Anne of the Island

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"It has been a nice summer," said Diana, twisting the new ring on her left hand with a smile. "And Miss Lavendar's wedding seemed to come as a sort of crown to it. I suppose Mr. and Mrs. Irving are on the Pacific coast now."

"It seems to me they have been gone long enough to go around the world," sighed Anne.

"I can't believe it is only a week since they were married. Everything has changed. Miss Lavendar and Mr. and Mrs. Allan gone--how lonely the manse looks with the shutters all closed! I went past it last night, and it made me feel as if everybody in it had died."

"We'll never get another minister as nice as Mr. Allan," said Diana, with gloomy conviction. "I suppose we'll have all kinds of supplies this winter, and half the Sundays no preaching at all. And you and Gilbert gone--it will be awfully dull."

"Fred will be here," insinuated Anne slyly.

"When is Mrs. Lynde going to move up?" asked Diana, as if she had not heard Anne's remark.

"Tomorrow. I'm glad she's coming--but it will be another change. Marilla and I cleared everything out of the spare room yesterday. Do you know, I hated to do it? Of course, it was silly--but it did seem as if we were committing sacrilege. That old spare room has always seemed like a shrine to me. When I was a child I thought it the most wonderful apartment in the world. You remember what a consuming desire I had to sleep in a spare room bed--but not the Green Gables spare room. Oh, no, never there! It would have been too terrible--I couldn't have slept a wink from awe. I never WALKED through that room when Marilla sent me in on an errand--no, indeed, I tiptoed through it and held my breath, as if I were in church, and felt relieved when I got out of it. The pictures of George Whitefield and the Duke of Wellington hung there, one on each side of the mirror, and frowned so sternly at me all the time I was in, especially if I dared peep in the mirror, which was the only one in the house that didn't twist my face a little. I always wondered how Marilla dared houseclean that room. And now it's not only cleaned but stripped bare. George Whitefield and the Duke have been relegated to the upstairs hall. 'So passes the glory of this world,'" concluded Anne, with a laugh in which there was a little note of regret. It is never pleasant to have our old shrines desecrated, even when we have outgrown them.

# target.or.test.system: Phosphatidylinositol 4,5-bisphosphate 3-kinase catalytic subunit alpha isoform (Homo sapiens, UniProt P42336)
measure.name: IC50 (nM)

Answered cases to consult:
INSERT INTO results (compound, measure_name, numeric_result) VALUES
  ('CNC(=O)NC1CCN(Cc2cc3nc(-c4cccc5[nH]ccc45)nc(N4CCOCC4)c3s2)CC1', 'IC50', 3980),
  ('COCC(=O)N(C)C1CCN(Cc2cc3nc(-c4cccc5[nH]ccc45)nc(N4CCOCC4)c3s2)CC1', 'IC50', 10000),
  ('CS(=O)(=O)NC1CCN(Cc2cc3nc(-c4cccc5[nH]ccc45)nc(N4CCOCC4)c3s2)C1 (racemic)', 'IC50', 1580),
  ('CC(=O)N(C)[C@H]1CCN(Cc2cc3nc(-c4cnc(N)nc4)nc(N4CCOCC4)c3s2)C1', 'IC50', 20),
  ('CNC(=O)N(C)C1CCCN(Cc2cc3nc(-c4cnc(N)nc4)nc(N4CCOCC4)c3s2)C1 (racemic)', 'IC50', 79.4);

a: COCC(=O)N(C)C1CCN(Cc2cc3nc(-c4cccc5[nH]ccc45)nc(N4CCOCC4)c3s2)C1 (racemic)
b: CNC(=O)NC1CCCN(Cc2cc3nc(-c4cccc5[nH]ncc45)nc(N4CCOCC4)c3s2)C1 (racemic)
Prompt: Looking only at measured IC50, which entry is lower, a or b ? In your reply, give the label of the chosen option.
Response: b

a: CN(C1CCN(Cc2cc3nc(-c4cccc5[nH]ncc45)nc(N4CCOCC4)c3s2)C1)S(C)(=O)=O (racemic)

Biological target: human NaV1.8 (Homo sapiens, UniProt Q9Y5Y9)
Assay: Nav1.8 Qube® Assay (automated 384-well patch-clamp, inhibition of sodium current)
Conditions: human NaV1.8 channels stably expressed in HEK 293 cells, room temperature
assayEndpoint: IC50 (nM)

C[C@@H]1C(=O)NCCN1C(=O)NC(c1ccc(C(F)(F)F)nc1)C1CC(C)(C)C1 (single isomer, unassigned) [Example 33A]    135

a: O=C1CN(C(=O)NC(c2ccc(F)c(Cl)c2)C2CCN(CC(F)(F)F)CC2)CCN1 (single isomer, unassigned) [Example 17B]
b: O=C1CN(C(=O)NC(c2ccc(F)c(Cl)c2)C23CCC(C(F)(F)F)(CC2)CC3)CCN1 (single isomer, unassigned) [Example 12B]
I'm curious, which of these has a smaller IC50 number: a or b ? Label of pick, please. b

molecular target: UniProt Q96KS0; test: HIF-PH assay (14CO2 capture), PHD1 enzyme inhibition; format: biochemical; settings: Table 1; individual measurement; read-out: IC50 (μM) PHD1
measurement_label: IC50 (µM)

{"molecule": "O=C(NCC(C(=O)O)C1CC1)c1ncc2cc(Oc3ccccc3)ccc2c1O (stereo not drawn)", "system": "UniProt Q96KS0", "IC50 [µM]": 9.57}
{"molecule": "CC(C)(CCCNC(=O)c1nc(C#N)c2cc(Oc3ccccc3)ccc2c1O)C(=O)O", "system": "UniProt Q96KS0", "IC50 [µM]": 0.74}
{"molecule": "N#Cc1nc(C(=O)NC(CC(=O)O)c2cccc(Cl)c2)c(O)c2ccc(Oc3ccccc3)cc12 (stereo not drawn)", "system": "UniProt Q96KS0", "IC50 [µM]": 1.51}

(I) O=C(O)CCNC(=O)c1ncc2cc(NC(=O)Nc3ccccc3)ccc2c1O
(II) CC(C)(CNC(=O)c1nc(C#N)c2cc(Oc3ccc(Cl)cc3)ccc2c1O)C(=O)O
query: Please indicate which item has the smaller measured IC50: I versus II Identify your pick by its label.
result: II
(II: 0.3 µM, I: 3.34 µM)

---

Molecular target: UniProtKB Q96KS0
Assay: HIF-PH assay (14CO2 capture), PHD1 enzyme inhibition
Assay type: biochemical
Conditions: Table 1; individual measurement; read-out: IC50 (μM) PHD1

"I'll be so lonesome when you go," moaned Diana for the hundredth time. "And to think you go next week!"

"But we're together still," said Anne cheerily. "We mustn't let next week rob us of this week's joy. I hate the thought of going myself--home and I are such good friends. Talk of being lonesome! It's I who should groan. YOU'LL be here with any number of your old friends--AND Fred! While I shall be alone among strangers, not knowing a soul!"

"EXCEPT Gilbert--AND Charlie Sloane," said Diana, imitating Anne's italics and slyness.

"Charlie Sloane will be a great comfort, of course," agreed Anne sarcastically; whereupon both those irresponsible damsels laughed. Diana knew exactly what Anne thought of Charlie Sloane; but, despite sundry confidential talks, she did not know just what Anne thought of Gilbert Blythe. To be sure, Anne herself did not know that.

"The boys may be boarding at the other end of Kingsport, for all I know," Anne went on. "I am glad I'm going to Redmond, and I am sure I shall like it after a while. But for the first few weeks I know I won't. I shan't even have the comfort of looking forward to the weekend visit home, as I had when I went to Queen's. Christmas will seem like a thousand years away."

"Everything is changing--or going to change," said Diana sadly. "I have a feeling that things will never be the same again, Anne."

"We have come to a parting of the ways, I suppose," said Anne thoughtfully. "We had to come to it. Do you think, Diana, that being grown-up is really as nice as we used to imagine it would be when we were children?"

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